Montenegro court finds crypto fugitive Do Kwon guilty of forgery

A Montenegro court on Monday found fugitive cryptocurrency entrepreneur Do Kwon guilty of possessing forged documents months after he was arrested at an airport in the Balkan nation with fake passports.

The Terraform founder is still awaiting trial for another charge regarding his possible extradition.

Both Seoul and Washington are seeking Kwon’s extradition for his suspected role in fraud linked to his company’s dramatic collapse last year, which wiped out about $40 billion of investors’ money and shook global crypto markets.

Kwon along with a travel companion “are guilty because they used a fake passport” from Costa Rica at the airport, said the court in a statement.

The duo were also carrying Belgium passports under different names in their luggage, according to the court.

Kwon was sentenced to four months in prison, the court said, while his attorney said there were no immediate plans to appeal the ruling.

The verdict comes days after a court extended their stay in custody by six months for the extradition charge.

Kwon, whose real name is Kwon Do-hyung, had been on the run for months after fleeing first South Korea and then Singapore ahead of the company’s crash in May last year.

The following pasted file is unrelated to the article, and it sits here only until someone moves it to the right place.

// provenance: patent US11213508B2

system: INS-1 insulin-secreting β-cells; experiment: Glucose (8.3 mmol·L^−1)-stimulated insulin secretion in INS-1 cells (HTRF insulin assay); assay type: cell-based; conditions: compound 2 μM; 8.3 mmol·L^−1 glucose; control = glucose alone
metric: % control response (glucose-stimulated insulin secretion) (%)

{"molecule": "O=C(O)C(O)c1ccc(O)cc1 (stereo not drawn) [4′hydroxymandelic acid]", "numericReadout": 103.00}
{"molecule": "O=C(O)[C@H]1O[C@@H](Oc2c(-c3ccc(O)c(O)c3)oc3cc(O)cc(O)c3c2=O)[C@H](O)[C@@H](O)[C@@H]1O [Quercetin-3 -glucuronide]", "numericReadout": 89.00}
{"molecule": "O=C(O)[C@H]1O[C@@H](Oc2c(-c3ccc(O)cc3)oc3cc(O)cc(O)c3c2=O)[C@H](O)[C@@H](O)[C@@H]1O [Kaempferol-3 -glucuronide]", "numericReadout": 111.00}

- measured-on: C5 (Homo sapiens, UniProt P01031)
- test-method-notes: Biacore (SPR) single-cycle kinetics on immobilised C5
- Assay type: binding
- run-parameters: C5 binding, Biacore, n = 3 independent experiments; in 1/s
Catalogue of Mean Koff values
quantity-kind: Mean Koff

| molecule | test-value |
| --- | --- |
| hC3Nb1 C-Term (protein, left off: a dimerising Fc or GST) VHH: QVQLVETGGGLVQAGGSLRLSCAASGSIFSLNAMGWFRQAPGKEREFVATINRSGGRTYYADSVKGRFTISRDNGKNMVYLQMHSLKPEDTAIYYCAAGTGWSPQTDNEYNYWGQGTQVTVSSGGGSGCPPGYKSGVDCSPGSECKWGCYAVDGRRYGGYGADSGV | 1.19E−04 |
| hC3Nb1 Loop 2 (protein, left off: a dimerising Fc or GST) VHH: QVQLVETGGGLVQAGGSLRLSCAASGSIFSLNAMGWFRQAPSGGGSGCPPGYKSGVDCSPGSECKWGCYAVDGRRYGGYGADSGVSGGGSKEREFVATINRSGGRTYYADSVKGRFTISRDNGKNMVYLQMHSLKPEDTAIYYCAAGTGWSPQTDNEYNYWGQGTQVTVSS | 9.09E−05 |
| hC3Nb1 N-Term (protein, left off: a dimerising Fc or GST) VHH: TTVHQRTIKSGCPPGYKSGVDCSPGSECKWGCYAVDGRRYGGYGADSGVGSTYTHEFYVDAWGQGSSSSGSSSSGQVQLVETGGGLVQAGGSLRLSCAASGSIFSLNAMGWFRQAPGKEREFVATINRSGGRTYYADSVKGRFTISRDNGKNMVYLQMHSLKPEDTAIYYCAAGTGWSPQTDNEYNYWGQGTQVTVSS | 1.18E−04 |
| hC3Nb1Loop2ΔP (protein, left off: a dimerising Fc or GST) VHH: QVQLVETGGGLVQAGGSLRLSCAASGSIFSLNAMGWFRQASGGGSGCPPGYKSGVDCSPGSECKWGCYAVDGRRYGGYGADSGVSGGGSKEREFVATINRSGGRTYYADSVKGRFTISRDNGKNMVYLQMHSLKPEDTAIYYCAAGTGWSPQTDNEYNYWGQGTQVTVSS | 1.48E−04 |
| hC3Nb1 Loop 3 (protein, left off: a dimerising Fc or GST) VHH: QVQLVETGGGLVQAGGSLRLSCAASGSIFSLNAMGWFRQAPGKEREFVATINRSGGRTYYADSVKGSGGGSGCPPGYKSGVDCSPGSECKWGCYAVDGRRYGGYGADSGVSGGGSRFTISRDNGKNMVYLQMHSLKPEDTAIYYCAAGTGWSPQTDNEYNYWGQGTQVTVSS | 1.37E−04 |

In September, South Korean prosecutors asked Interpol to place him on the red notice list across the agency’s 195 member nations and revoked his passport.

Kwon’s TerraUSD was marketed as a “stablecoin”, which is typically pegged to stable assets such as the US dollar to prevent drastic fluctuations in prices.

Cryptocurrencies have come under increasing scrutiny from regulators after a string of recent controversies, including the high-profile collapse of the exchange FTX.

The digital currency sector has also been hit hard by the demise of US crypto lenders Silvergate and Signature amid a string of banking failures earlier this year that rattled global markets.

Since his arrest in Montenegro, Kwon has been a source of intrigue in the country’s divisive political scene.

During the run-up to parliamentary elections this month, controversy swirled after interim Prime Minister Dritan Abazovic and his allies accused Europe Now’s leader Milojko Spajic of fostering links with Kwon.

Political analysts have suggested the allegations might have dented Europe Now’s performance in the polls, resulting in an ongoing effort to string together a coalition after grabbing approximately a quarter of the votes cast in the contest. — Agence France-Presse